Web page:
•Blessed with a swinging croon as dynamic as Judy Garland’s; magnetic intensity that recalls Carol Channing; and a swaggering exuberance that would wow Ethel Merman, Phoebe Legeres talent is the sort that uplifts sinking ships.
•”Legere has outdone herself in crafting infectious tunes that set the audience bopping with delight. As a tunesmith, she is Cole Porter’s feminine flipside. – Theater World 
•”Legere’s delivery is of the sort that Fred Astaire used to sell a song: dashing execution wedded to precise elocution. When impersonating her lovers and their hijinks – notably Marlene Dietrich and Tallulah Bankhead – Legere shows a madcap brilliance for salty comedy that would make SNL or MAD TV blush.” BROADWAY WORLD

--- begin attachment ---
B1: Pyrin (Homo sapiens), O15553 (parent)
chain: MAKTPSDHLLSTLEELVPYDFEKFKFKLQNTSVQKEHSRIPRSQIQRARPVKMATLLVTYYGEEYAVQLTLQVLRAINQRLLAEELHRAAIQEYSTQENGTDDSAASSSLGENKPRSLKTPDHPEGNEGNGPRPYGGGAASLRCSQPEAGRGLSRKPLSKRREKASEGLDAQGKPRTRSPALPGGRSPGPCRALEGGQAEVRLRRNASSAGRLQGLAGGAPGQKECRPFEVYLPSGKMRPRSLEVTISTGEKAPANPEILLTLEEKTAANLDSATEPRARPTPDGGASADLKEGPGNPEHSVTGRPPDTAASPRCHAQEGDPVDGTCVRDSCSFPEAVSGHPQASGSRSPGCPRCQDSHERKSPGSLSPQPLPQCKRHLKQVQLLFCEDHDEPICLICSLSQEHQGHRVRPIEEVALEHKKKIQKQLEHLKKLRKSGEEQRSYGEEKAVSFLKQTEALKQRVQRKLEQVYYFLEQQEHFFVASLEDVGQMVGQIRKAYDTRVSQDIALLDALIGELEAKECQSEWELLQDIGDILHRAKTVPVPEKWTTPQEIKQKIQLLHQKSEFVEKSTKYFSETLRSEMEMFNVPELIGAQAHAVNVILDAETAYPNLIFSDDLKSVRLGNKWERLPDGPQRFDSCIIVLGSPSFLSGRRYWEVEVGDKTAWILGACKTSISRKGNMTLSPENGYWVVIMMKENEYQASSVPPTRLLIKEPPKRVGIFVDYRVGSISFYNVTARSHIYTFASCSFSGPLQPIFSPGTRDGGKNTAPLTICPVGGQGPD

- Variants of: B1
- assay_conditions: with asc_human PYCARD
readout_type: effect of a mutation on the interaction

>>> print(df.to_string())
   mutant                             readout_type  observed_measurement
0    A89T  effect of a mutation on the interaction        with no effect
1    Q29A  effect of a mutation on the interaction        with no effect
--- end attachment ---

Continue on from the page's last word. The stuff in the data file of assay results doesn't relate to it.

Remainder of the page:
•If you’ve never heard of Carstairs, it’s probably because, like many bold women throughout history, her story has been suppressed. That’s something Carstairs and Legere have in common. .One of the show’s most powerful sequences recalls when Carstairs was nearly murdered by a German solider during WWI until she seized a rifle and dispatched him with savage fury. But when a British army officer came upon the scene, instead of commending her, he dismissed her as “just a girl.” Legere also knows what it’s like to be written off, and her empathy for Carstairs is obvious throughout. It’s challenging to be a woman ahead of her time, but that’s what led both Carstairs and Legere down such singular paths at breakneck speed. -THEATRE DEVELOPMENT FUND